A seventh-grader from the Northwest suburbs placed second in the 25th annual National Geographic Bee on Wednesday in Washington, D.C.
Conrad Oberhaus, 13, a student at Daniel Wright Junior High in Lincolnshire, earned a $15,000 college scholarship for his effort.
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He couldn't be reached immediately for comment, but his mother, Jasmina Oberhaus, said it was wonderful to see her son rewarded for all his hard work.
"We're just so proud of him," she said. "All the kids here are extremely smart to get this far. We're thankful that he was able to get this far and that we've had a lot of help from his school and friends."
Conrad finished behind Sathwik Karnik, 12, of Massachusetts. Sathwik picked up a $25,000 scholarship, a lifetime membership in the National Geographic Society and a trip for two to the Galapagos on a National Geographic expedition.
In the contest, students answer questions about history, world cultures, landmarks and climates.
The final question was: "Because Earth bulges at the equator, the point that is farthest from Earth's center is the summit of a peak in Ecuador. Name this peak." Sathwik nailed it: Chimborazo.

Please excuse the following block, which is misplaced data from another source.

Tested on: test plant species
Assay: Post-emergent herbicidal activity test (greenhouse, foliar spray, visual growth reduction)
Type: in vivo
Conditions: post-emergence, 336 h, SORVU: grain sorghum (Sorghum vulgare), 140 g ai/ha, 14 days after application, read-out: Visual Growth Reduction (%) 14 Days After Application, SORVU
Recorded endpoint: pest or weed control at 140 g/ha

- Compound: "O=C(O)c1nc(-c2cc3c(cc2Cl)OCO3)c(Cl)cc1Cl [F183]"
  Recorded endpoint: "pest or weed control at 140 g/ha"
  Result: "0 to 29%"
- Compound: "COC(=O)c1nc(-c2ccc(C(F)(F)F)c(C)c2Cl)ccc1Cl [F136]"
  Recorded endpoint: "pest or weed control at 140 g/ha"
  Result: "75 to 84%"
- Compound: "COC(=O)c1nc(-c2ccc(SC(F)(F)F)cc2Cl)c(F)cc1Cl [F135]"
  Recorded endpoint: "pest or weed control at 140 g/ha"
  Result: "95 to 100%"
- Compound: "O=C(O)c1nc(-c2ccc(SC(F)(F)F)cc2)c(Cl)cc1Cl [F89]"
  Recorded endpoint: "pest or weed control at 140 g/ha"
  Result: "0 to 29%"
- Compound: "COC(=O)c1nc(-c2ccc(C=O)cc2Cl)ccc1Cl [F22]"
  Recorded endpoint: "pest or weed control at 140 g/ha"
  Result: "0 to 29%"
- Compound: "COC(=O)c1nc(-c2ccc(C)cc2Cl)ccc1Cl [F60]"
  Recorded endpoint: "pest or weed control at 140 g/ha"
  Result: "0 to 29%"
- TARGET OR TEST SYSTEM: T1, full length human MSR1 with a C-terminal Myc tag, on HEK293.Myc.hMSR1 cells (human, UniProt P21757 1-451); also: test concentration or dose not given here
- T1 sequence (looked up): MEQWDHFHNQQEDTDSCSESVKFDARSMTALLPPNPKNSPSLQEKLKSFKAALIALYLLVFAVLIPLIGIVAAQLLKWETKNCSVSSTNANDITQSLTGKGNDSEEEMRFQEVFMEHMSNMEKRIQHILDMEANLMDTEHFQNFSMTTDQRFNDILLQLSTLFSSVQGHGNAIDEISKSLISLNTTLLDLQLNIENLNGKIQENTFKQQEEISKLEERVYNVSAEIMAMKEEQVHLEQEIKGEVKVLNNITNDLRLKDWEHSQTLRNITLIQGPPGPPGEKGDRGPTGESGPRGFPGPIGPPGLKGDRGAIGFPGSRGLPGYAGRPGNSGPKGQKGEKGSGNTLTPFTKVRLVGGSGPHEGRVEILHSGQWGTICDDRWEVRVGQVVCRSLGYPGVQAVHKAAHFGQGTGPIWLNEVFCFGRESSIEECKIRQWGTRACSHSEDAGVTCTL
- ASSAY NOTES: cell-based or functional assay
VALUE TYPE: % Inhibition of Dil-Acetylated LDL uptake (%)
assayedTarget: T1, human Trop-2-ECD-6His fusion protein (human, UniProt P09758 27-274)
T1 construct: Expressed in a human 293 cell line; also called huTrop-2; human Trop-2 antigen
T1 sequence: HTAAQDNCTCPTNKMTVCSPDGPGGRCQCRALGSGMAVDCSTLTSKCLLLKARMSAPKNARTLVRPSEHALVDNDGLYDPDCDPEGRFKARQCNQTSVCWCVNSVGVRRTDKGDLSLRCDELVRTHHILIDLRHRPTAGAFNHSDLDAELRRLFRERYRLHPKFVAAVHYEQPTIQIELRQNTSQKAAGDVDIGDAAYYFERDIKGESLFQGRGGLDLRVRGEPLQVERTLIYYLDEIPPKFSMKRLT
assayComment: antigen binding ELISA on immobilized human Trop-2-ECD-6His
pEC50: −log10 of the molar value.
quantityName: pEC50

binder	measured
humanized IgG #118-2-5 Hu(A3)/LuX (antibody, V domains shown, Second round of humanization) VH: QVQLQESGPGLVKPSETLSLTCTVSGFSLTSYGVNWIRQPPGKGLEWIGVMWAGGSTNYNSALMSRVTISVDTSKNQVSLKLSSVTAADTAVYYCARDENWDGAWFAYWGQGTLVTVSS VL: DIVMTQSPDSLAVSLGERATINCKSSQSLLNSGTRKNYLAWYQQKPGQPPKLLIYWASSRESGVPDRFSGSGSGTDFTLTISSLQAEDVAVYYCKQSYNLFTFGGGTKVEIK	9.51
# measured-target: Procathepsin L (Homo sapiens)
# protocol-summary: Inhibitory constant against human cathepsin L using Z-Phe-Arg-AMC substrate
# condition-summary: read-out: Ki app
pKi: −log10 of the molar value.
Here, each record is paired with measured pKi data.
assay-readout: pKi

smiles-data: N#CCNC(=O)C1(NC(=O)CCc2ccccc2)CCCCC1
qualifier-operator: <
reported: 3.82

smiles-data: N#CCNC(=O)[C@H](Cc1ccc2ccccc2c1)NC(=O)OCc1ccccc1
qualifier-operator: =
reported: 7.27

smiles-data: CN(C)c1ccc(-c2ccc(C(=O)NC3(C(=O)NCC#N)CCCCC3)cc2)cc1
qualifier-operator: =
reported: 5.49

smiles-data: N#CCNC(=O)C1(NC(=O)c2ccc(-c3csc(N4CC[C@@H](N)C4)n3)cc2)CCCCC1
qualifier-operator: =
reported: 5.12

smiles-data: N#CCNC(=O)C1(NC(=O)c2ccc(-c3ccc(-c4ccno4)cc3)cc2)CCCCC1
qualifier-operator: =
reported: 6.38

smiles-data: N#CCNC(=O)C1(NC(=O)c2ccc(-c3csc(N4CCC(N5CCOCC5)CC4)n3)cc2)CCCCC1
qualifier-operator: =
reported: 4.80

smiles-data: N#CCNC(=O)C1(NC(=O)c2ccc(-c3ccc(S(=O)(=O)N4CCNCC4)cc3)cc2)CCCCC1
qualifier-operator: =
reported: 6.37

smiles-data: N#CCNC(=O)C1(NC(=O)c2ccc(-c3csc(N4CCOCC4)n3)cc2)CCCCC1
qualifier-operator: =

Conrad knew the answer as well, but Sathwik won because he got all five questions right in their one-on-one duel.
Earlier, Conrad couldn't name Baotou as the largest city in China's Inner Mongolia Autonomous Region, which is home to one of the world's largest deposits of rare-earth elements.
Fifty-four winners from state and territory competitions participated in the preliminary rounds of the bee on Monday. The Top 10 finishers moved on to Wednesday's final round, which was moderated by "Jeopardy!" host Alex Trebek.
The National Geographic Channel and Nat Geo WILD will broadcast the final round at 7 p.m. Thursday. It will be aired again on public television on days to be determined.
Nearly 4 million students participated in the 2013 bee.
Oberhaus was a state winner and national finalist in the 2012 competition, too.
A Lincolnshire-Prairie View School District 103 spokeswoman couldn't be reached for comment.
Daily Herald staff writer Jessica Cilella and news services contributed to this report.